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# Optional Function Arguments in JavaScript

## Why do we need optional function arguments or parameters?

It's to write functions that can do more stuff, and not repeating the code. Optional parameters or arguments is a great way to improve the code and simplify it. You can hide not-so-used functionality as a part of the argument. It also helps you to use a function's customisation potential to the fullest by adding numerous optional arguments.

It is a very useful language feature available in most languages in one way or the other.

## Methods to achieve optional functional arguments or parameters

### Method 1 - Undefined Arguments

JavaScript fundamentally has this available - you can call functions omitting some parameters and passing other parameters. You can also optionally pass undefined or null as values to the parameters if you intend to.

function totalBill(cost, tax, surcharge) {
// values of arguments inside the function,
// cost === 100,
// tax === undefined,
// surcharge === undefined
}

totalBill(100)
totalBill(100, 0.06)
totalBill(100, 0.06, 0.03)


You can have a logic which does the computation in the function by checking for undefined values by a simple if condition.

function totalBill(cost, tax, surcharge) {
if (cost === undefined) cost = 0
if (tax === undefined) tax = 0.05 * cost
if (surcharge === undefined) surcharge = 0.02 * cost

console.log("Total Bill - ", cost + tax + surcharge)
}

totalBill(100)
totalBill(100, 0.06, 0.03)


You can simplify the code and have a prettier way of doing the same verbose way of comparing using the logical OR || operator.

function totalBill(cost, tax, surcharge) {
cost = cost || 0
tax = tax || 0.05 * cost
surcharge = surcharge || 0.02 * cost

console.log("Total Bill - ", cost + tax + surcharge)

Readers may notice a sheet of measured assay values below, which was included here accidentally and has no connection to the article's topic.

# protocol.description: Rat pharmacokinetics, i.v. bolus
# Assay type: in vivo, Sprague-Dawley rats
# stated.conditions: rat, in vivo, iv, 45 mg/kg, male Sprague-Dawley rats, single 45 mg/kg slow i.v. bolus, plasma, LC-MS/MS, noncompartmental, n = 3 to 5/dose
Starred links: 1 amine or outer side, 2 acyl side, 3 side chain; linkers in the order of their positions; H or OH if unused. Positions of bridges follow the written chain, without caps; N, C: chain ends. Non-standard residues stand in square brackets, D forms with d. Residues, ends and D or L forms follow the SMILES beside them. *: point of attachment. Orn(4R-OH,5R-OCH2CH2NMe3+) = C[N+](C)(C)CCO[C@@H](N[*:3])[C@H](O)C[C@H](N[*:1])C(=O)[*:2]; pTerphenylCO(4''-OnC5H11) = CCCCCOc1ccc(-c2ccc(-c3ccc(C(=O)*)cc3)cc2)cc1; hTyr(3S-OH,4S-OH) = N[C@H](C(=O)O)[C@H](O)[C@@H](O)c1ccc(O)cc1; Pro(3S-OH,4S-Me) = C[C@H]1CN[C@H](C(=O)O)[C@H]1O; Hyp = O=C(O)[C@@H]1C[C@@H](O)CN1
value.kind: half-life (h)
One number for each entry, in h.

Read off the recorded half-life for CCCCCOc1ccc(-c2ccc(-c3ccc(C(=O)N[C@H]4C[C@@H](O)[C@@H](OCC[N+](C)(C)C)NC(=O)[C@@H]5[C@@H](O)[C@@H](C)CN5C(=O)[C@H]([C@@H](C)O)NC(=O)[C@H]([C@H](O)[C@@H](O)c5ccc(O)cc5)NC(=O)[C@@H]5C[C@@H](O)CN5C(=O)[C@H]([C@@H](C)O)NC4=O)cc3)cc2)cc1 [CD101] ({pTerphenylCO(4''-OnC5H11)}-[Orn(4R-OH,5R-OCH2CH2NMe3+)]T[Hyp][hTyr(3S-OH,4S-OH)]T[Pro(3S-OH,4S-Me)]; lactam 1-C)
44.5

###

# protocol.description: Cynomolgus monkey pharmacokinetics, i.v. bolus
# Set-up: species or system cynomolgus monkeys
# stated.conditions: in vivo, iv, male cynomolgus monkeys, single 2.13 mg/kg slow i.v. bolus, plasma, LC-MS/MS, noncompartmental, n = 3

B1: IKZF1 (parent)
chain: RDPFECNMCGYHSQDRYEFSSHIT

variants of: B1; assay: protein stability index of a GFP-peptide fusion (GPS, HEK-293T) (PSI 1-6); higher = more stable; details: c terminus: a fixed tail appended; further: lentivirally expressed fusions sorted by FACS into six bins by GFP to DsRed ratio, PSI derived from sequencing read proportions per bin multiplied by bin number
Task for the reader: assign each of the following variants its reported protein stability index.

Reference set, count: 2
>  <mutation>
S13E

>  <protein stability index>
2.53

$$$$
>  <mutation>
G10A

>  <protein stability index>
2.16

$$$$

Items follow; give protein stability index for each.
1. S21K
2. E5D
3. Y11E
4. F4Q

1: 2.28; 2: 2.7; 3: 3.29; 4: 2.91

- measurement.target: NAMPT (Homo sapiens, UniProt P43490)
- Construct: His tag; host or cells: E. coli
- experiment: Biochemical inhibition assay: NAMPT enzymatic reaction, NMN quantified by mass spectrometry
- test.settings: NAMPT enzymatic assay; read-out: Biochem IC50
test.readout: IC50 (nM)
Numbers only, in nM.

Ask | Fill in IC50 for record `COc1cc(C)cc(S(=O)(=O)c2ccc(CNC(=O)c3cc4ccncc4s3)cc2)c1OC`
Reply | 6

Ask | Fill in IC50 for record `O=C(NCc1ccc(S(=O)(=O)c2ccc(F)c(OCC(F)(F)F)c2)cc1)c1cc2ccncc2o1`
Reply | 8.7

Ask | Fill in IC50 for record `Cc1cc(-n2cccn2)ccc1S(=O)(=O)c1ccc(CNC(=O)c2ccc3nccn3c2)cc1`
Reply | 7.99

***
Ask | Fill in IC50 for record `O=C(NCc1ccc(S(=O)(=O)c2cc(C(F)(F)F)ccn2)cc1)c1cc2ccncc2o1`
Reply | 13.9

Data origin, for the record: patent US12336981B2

}

totalBill(100)
totalBill(100, 0.06)
totalBill(100, 0.06, 0.03)


The logical OR operator || checks if the value of cost is truthy. If not, it checks for the next argument which is 0 and it returns it.

This shortcut approach is a very common idiom, but it does have a disadvantage: You can't use for any argument that could accept a falsy value: false, 0, null, undefined, the empty string "", and NaN.

This method only allows the arguments towards the end to be optional - you cannot make an optional first parameter, middle parameter, or combination of parameters optional, unless you explicity pass undefined in the positions you need. The next methods let you position optional arguments irrespective of the position.

### Method 2 - arguments variable

JavaScript functions get an implicit arguments variable which is available in the scope of the function. arguments variable is an array of all the arguments that is passed to the function.

function allArguments() {
console.log(arguments)
}

allArguments("hello", 7.007, true, "world")

//Output - [ "hello", 7.007, true, "world" ]


You can do the same with the totalBill function.

function totalBill() {
cost = arguments[0] || 0
tax = arguments[1] || 0.05 * cost
surcharge = arguments[2] || 0.02 * cost

console.log("Total Bill - ", cost + tax + surcharge)
}

totalBill(100)
totalBill(100, 0.06)
totalBill(100, 0.06, 0.03)


### Method 3 - object literal

JavaScript, for which it is well known for Object, is the easiest way to achieve it. Pass the necessary arguments as a part of the function parameters, use an optional variable of type object which would receive key:value pair of all the optional parameters.

function totalBill(cost, options) {
var cost = cost || 0
var tax = options.tax || 0.05 * cost
var surcharge = options.surcharge || 0.02 * cost

console.log("Total Bill - ", cost + tax + surcharge)
}

totalBill(100, {})
totalBill(100, { tax: 0.1 })
totalBill(100, { tax: 0.1, surcharge: 0.05 })


Note: In method 3, you have to pass an empty object {} in case you don't have any optional arguments. If not, you will see an error - TypeError: options is undefined